The International Journal of Lower Extremity Wounds.2024; 23(1): 70.     CrossRef
  • Classification of foot ulcers in people with diabetes: A systematic review
    Matilde Monteiro‐Soares, Emma J. Hamilton, David A. Russell, Gulapar Srisawasdi, Edward J. Boyko, Joseph L. Mills, William Jeffcoate, Fran Game
    Diabetes/Metabolism Research and Reviews.2024;[Epub]     CrossRef
  • Atherogenic markers and 1-year amputation risk in adults with diabetic foot in a tertiary level hospital: A retrospective cohort study
    Jerry K. Benites-Meza, Jussara Malo-Castillo, Percy Herrera-Añazco, Vicente A. Benites-Zapata
    Journal of Diabetes and its Complications.2024; 38(9): 108810.     CrossRef
  • Renal function is highly associated with podiatric risk in diabetic patients
    Jean-Baptiste Bonnet, Ilan Szwarc, Antoine Avignon, Sébastien Jugant, Ariane Sultan
    Clinical Kidney Journal.2023; 16(11): 2156.     CrossRef
  • Risk factor analysis for diabetic foot ulcer‐related amputation including Controlling Nutritional Status score and neutrophil‐to‐lymphocyte ratio
    Yandan Zhu, Hongtao Xu, Yuzhen Wang, Xia Feng, Xinyu Liang, Liying Xu, Zhiqiang Liang, Zhongjia Xu, Yawen Li, Yi Le, Manchen Zhao, Jianfei Yang, Ji Li, Yemin Cao
    International Wound Journal.2023; 20(10): 4050.     CrossRef
  • The association between estimated glomerular filtration rate and prognosis in patients with diabetic foot osteomyelitis
    Jinghang Zhang, Dong Chen, Xuemei Li, Min Ding, Jun Xu, Meijun Wang, Bai Chang
    International Wound Journal.2022; 19(7): 1650.     CrossRef
  • Renal Function Status in Patients with Diabetes Mellitus Having Diabetic Foot Infection and Role of Antibiotics
    Shabab Hussain, . Arrham, Syeda Javeriya Saeed, Ahmad Murtaza Anwar, Asif Khan, Saifullah Brohi
    Pakistan Journal of Health Sciences.2022; : 189.     CrossRef
  • Re-understanding and focusing on normoalbuminuric diabetic kidney disease
    Na An, Bi-tao Wu, Yu-wei Yang, Zheng-hong Huang, Jia-fu Feng
    Frontiers in Endocrinology.2022;[Epub]     CrossRef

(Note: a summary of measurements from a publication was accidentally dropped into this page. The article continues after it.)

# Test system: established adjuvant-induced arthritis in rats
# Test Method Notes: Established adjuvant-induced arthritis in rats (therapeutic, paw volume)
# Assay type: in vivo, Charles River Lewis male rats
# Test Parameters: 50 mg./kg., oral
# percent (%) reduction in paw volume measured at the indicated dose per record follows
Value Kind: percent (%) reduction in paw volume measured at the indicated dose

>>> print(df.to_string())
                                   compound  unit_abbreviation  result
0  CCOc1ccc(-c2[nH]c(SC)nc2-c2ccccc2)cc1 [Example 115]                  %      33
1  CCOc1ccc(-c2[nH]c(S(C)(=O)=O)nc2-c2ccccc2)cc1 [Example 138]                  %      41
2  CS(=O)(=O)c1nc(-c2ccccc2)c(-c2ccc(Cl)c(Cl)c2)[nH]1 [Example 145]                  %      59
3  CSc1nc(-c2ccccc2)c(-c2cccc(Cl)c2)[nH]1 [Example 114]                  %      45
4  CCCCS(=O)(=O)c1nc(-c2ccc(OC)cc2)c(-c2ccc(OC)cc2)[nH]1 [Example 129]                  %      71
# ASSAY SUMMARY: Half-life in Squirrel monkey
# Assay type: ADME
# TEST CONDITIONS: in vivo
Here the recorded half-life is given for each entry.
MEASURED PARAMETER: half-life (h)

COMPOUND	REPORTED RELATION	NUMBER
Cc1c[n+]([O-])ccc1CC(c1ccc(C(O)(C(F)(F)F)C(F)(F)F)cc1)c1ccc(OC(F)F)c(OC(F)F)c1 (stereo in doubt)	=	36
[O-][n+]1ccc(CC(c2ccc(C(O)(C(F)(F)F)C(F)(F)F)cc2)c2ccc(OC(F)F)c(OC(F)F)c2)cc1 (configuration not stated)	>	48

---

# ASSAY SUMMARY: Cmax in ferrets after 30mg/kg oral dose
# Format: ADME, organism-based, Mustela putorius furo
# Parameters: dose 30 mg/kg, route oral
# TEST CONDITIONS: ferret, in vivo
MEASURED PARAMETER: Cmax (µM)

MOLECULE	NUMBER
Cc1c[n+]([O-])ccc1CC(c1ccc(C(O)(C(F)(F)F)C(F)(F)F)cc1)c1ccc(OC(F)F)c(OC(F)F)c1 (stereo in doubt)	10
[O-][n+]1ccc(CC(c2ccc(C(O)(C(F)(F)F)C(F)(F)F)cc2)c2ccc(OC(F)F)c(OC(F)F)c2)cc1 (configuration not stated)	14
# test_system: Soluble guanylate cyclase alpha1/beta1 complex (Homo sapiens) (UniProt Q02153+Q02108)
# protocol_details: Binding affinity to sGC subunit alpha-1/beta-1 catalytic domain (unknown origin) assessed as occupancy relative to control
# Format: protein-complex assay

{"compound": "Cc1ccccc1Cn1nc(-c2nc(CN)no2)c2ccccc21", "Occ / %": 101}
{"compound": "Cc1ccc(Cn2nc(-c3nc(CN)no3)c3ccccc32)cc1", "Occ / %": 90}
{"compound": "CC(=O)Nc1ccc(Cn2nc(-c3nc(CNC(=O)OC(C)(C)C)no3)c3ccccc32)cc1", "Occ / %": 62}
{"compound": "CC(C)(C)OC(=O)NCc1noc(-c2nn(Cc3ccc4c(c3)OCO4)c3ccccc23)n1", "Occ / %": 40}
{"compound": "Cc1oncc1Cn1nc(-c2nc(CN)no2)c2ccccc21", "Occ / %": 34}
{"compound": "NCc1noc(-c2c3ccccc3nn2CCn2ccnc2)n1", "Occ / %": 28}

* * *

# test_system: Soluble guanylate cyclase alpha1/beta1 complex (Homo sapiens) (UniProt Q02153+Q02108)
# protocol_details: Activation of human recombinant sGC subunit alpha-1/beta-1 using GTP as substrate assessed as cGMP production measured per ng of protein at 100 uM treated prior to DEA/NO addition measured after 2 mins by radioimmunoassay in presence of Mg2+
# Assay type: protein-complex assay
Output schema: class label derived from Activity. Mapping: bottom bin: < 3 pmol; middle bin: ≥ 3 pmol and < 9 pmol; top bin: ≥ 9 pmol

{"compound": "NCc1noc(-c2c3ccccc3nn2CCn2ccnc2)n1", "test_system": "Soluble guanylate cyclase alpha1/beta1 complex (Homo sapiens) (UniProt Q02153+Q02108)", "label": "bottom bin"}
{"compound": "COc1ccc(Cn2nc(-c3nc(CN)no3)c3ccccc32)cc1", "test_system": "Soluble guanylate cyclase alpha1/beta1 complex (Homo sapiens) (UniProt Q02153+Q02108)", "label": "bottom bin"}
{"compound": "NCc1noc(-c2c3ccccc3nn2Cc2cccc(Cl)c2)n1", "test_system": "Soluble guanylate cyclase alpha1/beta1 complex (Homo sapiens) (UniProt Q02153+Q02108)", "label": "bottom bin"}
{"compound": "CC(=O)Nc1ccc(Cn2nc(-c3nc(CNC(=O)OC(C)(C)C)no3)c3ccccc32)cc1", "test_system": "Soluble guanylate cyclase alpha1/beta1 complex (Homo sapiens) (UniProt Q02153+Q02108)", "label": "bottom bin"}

• The effects of curcumin intake on wound healing and metabolic status in patients with diabetic foot ulcer: A randomized, double‐blind, placebo‐controlled trial
    Mehrdad Mokhtari, Reza Razzaghi, Mansooreh Momen‐Heravi
    Phytotherapy Research.2021; 35(4): 2099.     CrossRef
  • Prevalence of Sarcopenia and Its Association With Diabetes: A Meta-Analysis of Community-Dwelling Asian Population
    Seung Min Chung, Jun Sung Moon, Min Cheol Chang
    Frontiers in Medicine.2021;[Epub]     CrossRef
  • Clinical outcomes among patients with chronic kidney disease hospitalized with diabetic foot disorders: A nationwide retrospective study
    Michael Salim
    Endocrinology, Diabetes & Metabolism.2021;[Epub]     CrossRef
Severe hyponatremia and seizures after bowel preparation with low-volume polyethylene glycol plus ascorbic acid solution.
Jae Young Lee, Byung Ik Jang, Yoon Jeong Nam, Jay Song, Min Cheol Kim, Seung Min Chung, Jong Geol Jang, Jae Ho Cho
Yeungnam Univ J Med. 2015;32(1):55-59.   Published online June 30, 2015
DOI: https://doi.org/10.12701/yujm.2015.32.1.55
  • 2,124 View
  • 9 Download
AbstractAbstract PDF
The widely used polyethylene glycol (PEG)-based solutions have been proven effective for bowel preparation when 4 L of the solution is administered before colonoscopy. However, large volumes of the solutions are generally poorly tolerated. A new PEG-based solution consisting of 2 L of PEG and a high dose of ascorbic acid has recently become available. Electrolyte abnormalities caused by PEG-based solutions have rarely been reported. We report on a case of acute severe hyponatremia with associated generalized tonic-clonic seizures after bowel preparation with a low-volume PEG plus ascorbic acid solution in a 74-year-old woman with no history of seizures. She took a beta blocker, an angiotensin-converting enzyme inhibitor, and glimepiride for hypertension and diabetes mellitus. She showed general weakness, nausea, agitation, muscle cramping, and seizures after ingestion of the PEG plus ascorbic acid solution. Her serum sodium level was 112 mEq/L. Her symptoms improved after intravenous administration of hypertonic saline. Physicians should pay attention to screening for electrolytes and development of neurological symptoms during bowel preparation.

JYMS : Journal of Yeungnam Medical Science